Councillors back needle boxes, other addictions measures

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City council will vote next week on three separate motions aimed at addressing the area’s overdose and addictions crises.

Council’s planning and operations committee on Tuesday backed a recommendation to install six needle disposal boxes in city parks.

It also approved a separate motion to call on the federal government to make the overdose crisis a national public health emergency – although a clause touching on decriminalization of illicit drugs is likely to get a rough ride at next Tuesday’s debate.

A third motion, directing city staff to share potentially life-saving information about such things as toxic drugs, easily passed at the committee.

The planning committee approved a recommendation to install needle boxes at Centeen Park, Blockhouse Island, Hardy Park, Rotary Park, St. Lawrence Park and the Rotary Field House on Laurier Boulevard.

A report by city staff estimates the needle boxes would cost at least $1,113, plus tax and delivery, with an annual maintenance cost of $3,120 not including tax or delivery, based on a weekly changeout.

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Coun. Leigh Bursey said the needle boxes won’t solve the problem of illicit substance use or addictions, but will mitigate some potential dangers to the public.

“I don’t believe that this encourages usage,” added Bursey. “This is understanding that usage exists.”

Committee members noted that drug use is not the only reason for the use of syringes, and the disposal boxes could be used by people with medical needs.

Naomi McNeill, chairwoman of the steering committee crafting a municipal drug strategy for Brockville, said the evidence supports Bursey’s claim that needle boxes don’t encourage drug use.

“It’s an issue of community safety,” she said.

“People who use drugs are not monsters. They’re not trying to dispose of the needles in a not-safe way.”

Usually, the community doesn’t give these people the option of doing it safely, added McNeill.

Installing needle boxes “actually humanizes people who use drugs,” she said.

Bursey introduced the second motion, calling on the federal government to “declare the overdose crisis a national public health emergency so that it is taken seriously and funded appropriately.”

The committee moved that recommendation forward to council in a 2-1 vote, with Mayor Jason Baker against, but comments from other councillors who are not on the planning committee suggest the full council may give the resolution a difficult time next week.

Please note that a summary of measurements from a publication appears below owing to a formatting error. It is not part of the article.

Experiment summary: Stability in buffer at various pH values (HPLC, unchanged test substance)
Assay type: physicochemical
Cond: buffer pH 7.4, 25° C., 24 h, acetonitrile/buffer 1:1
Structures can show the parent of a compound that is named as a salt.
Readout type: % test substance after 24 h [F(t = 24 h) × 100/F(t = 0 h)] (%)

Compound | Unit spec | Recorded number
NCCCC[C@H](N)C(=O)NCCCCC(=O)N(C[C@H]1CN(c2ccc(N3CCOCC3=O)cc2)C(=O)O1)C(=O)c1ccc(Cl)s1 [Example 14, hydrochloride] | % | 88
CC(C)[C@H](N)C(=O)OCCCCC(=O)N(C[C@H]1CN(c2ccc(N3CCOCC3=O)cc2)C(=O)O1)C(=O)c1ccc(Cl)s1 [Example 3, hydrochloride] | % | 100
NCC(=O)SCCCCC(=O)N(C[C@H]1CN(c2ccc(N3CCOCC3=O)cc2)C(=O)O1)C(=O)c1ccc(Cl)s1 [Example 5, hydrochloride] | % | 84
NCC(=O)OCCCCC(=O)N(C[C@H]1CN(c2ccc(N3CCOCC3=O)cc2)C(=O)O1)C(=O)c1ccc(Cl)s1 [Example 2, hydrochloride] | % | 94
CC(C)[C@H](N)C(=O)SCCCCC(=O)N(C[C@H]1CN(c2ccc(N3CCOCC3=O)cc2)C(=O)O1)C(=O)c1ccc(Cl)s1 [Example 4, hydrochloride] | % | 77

The main sticking-point is language calling on Ottawa to consider decriminalizing illicit drugs for personal use.

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Baker said his “No” vote would have been a “Yes” had that wording been excised.

Coun. Jeff Earle, one of two non-committee-members to speak at Tuesday’s virtual planning committee session, said legalizing other drugs would cause harm, not reduce it.

“I don’t think legalizing drugs has any more use than us promoting selling beer at an Alcoholics Anonymous meeting,” said Earle.

“You’re talking about some serious drugs here.”

Earle faulted Bursey for going ahead with these suggestions without recommendations from the drug strategy steering committee, of which Bursey is a member.

Earle said the number of overdoses has increased because drug dealers are not being prosecuted as much during the COVID-19 pandemic.

“The attorney general’s office has gone home for the COVID vacation,” said Earle.

Coun. Larry Journal, another non-member of the planning committee, also said the decriminalization wording would prompt him to vote against the motion. He also noted the overdose epidemic is an issue better handled by the regional health unit.

“I’m concerned that we’re taking time and energy, as a municipality, in doing someone else’s job. We’re doing the job of public health,” said Journal, who stressed he supports the city’s participation in the drug strategy effort.

Bursey, meanwhile, said his colleagues have the option of moving to amend the motion if they don’t like parts of it.

He also noted the vitriol aimed at him in social media comments, including one user who sarcastically suggested Bursey set up a naloxone clinic in his living room.

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“I thought that was quite charming because, frankly, if I could, I would,” Bursey remarked, adding he lost someone he knew recently to “a preventable circumstance.”

There was less debate over the third addictions-related motion. Committee members backed a recommendation to “direct staff to share life saving information such as ‘Alert Documentation’ about toxic drugs on the corporation’s website or social media in a timely fashion as recommended by such community partners and channels as the Brockville Police Service, Brockville General Hospital, the Leeds, Grenville and Lanark District Health Unit and the Brockville Municipal Drug Strategy Steering Committee.”

Brockville Police Staff Sgt. Tom Fournier, who also sits on the drug strategy steering committee, said people sometimes get caught up in terminology and do not distinguish between legalization and decriminalization.

“When we talk decriminalization, it doesn’t mean that it’s open and free for everybody,” said Fournier.

A long process will be needed before anyone considers decriminalization, said Fournier, adding the Canadian Association of Chiefs of Police is arguing the problem should be treated as a public health issue rather than a medical one.

That discussion should include an improved, publicly-funded treatment option for people with addictions, added Fournier.

“You shouldn’t have to be charged with a criminal offense to get treatment,” he said.

Rzajac@postmedia.com

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